It’s like when you ride a roller coaster. Do you contemplate the ride when you get off, trying to figure out some deeper, hidden meaning to it? Not likely (if you do, then I can’t help you). You likely feel high, excited, thrilled from the experience. You might say, “That was awesome! Let’s do it again!” Or if it was a bit too much, you might take a break and avoid that ride. But then you move on and there is barely a thought about it later except to maybe relive the thrill in your memory at a later date.
In the part of my dream where I found myself on the highway in the mountains I went through a question answer session with myself. I wondered “Why?” and the answer was simple: “I don’t know and I don’t care. I am just driving.” This is acceptance of the experience in a nutshell. There was no need to contemplate the “why”. The only result in that would be delay and probably lots of emotional upset. Who needs that? Why not just enjoy the experience of the journey? When it’s all over, that will be all you take with you anyway. The other stuff is just baggage. A distraction. The only question that you should be asking yourself is this: Do I want to do that again? Your answer determines the next experience.
So that brings us to the current experience: What about your life experience do you wish to repeat? What do you wish to not repeat? The answers you get determine your next experience. You answer these questions all the time in your thoughts and actions, you just may not realize it. When you choose to remain in an experience you do not like you are choosing to repeat it whether you realize it consciously or not. There is something about the experience you still find enjoyable, some part of the current “ride” you want to experience again.
Sometimes we have an experience that shakes us to our core. We may not want to return to it just yet. We may need a “break”. I am reminded of an actual roller coaster I got on once. It was one of those wooden ones and my experience was anything but pleasant. It shook so much that it made my insides feel like they were shaken up. When I got off I knew I would never get on that ride again. However, another ride I got on took tons of courage on my part. I believe it was called the Cliffhanger. It was one of those rides that dropped you from 8 stories up. For some reason the thought of the ride freaked me out but I eventually tried it. Afterwards I was so exhilarated from it that I think I got on it four or five more times. I couldn’t get enough.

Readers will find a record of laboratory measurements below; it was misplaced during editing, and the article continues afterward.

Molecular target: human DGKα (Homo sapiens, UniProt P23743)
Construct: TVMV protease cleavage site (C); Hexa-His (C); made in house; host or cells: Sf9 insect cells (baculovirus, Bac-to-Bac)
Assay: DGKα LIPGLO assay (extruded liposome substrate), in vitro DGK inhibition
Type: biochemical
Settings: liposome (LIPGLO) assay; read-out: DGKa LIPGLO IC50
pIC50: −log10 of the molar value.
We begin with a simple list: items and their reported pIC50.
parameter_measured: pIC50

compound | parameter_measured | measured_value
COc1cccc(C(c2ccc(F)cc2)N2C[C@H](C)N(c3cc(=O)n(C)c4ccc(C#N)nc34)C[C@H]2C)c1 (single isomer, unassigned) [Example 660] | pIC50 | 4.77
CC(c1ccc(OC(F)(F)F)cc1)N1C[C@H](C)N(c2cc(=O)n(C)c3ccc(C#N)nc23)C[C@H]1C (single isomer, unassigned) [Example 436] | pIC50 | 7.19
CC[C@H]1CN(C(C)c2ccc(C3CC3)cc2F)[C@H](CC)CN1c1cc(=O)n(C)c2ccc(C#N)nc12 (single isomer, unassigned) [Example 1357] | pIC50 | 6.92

It just goes to show that what you think an experience is may not be what it turns out to be. You won’t know unless you try it. That wooden roller coaster I got on, the one that shook me up so much, I had been on before when I was younger and it didn’t do that. It was fun. Yet for some reason, 20 years later, it literally hurt to ride it.
We change. Circumstances change. Just because an experience was exhilarating and worthwhile before doesn’t mean it will always be. It just means we have learned the lesson and it’s time to try a new one. For me, I had to literally be in pain to not ride that ride again. Sometimes life is that way, too.
How much “pain” is needed to get you to try the next ride?
I think I am going to kick my guides butts the next time I see them. Did you catch that last part? But they are SO right to ask it. I know that for me the “ride” has to be painful or shake me up for me to decide I am done with it. Sigh. I’m such a glutton for punishment. It reminds me of something a friend told me not long ago. He said something like, “As long as you are comfortable, you won’t leave.” Yep. It has to be uncomfortable. Painful even. Or does it?